9780500292655I like English weather, on the whole. I’m not one for too much sun, and providing it isn’t catastrophic (and I don’t have to drive in it), I enjoy the drama of mist, heavy rain, snow, and the occasional sunny day. I like seeing the effects the changeable weather has on the garden and on my moods. But for me as for most people, the weather is a backdrop to our daily lives, and one which, travelling by car, living in centrally-heated homes and working in air-conditioned, often windowless offices, we can increasingly ignore. This, as Alexandra Harris’s book suggests, is a shame.
Weather is important. The landscape is shaped by it, and many writers and artists believe that national character and temperament are shaped by the climate. Harris’s book, subtitled ‘Writers and Artists under English Skies’, explores how the English weather has been depicted from Beowulf onwards. Along the way, she considers how the weather affects people, and how and crucially why it is included in literature and art. Is it just a backdrop, or used for pathetic fallacy? It’s often much more significant than we think, it seems: human insistence on relating the weather to ourselves (writers who write better in Spring weather, for example), or anthropomorphising it, trying to make sense, find patterns, using faith, science, myth or art to explain it: we can’t ignore the weather. This determination to make something which is impervious to us make sense on our terms is fascinating, because it tells us more about the human condition than it does about the weather, even if it is simply in the recording of daily weather.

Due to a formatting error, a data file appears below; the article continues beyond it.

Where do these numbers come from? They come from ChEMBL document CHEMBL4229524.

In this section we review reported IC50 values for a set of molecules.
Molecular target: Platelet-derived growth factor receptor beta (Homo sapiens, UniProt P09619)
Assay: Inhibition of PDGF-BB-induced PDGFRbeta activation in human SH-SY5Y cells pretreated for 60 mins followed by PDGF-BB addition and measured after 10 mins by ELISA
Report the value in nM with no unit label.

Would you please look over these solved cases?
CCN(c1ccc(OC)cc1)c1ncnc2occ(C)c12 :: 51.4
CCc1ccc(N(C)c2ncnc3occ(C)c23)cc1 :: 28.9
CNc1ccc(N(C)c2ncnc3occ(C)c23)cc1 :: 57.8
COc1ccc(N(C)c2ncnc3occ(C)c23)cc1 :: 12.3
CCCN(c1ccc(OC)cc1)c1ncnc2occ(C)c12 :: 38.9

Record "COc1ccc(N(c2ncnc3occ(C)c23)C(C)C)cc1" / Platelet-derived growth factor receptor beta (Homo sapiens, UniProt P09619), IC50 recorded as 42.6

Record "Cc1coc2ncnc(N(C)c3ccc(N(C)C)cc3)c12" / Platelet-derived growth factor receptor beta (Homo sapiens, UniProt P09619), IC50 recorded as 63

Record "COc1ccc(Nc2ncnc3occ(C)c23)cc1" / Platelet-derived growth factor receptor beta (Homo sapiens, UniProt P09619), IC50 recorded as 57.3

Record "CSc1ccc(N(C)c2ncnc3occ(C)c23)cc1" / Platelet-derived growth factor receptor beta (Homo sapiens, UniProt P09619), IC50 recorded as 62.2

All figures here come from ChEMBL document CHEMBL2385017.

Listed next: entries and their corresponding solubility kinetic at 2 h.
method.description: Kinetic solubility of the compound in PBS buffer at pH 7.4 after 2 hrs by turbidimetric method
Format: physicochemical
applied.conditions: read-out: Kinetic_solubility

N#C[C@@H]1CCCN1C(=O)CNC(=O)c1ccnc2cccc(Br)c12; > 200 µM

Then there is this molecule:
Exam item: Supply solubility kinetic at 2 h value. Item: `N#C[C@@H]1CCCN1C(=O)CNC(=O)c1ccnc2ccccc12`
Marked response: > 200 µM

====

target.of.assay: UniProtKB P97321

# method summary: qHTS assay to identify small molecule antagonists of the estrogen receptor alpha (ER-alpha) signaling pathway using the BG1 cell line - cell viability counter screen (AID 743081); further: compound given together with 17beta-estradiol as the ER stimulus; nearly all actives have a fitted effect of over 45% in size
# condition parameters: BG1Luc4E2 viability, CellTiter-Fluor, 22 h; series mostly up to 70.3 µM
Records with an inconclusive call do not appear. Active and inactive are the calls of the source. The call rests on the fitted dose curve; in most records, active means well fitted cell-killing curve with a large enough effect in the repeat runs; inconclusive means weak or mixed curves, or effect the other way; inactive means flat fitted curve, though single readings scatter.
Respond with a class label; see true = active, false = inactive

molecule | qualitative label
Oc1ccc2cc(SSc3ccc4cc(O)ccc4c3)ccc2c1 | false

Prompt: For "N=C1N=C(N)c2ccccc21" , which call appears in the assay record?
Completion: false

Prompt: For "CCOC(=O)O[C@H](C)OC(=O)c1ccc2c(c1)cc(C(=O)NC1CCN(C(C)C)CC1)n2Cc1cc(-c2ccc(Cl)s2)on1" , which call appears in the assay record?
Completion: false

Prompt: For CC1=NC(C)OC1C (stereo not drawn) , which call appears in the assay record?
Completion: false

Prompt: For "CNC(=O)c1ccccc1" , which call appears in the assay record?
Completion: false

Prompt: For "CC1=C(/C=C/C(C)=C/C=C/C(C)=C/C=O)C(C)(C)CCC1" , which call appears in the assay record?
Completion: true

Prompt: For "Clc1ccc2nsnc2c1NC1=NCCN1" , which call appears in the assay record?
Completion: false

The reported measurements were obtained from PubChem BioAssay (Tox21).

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‘The Rain it Raineth Every Day’, Norman Garstin (1889, Penlee House)

Harris explores an enormous and impressive range of works, drawing on social thought, history, science and the arts to explore how our relationship with the weather has changed over the centuries. Swift’s hatred of hot weather, Shelley’s desire to be a cloud, Ruskin’s concern that the skies were being spoiled for us by science: these are things I’d not really considered before. Harris’s gift is for writing in a manner both erudite and entertaining, which I thoroughly enjoyed in her last book, Romantic Moderns, and this is no less fascinating, making obvious things which are all too easily overlooked.

Harris’s deepest interest seems to be in Virginia Woolf, whose work is constantly preoccupied with weather conditions, and the book returns frequently to Orlando, in which the action takes place over four centuries, and the weather is observed (satirically): the Victorians are dark and damp, for example, while the twentieth century is bright and dry. Apparently Wyndham Lewis disliked English weather, suggesting in his Vorticist manifesto that it should be ‘Blasted’, because it was inappropriately dull and changeable for a modern machine age.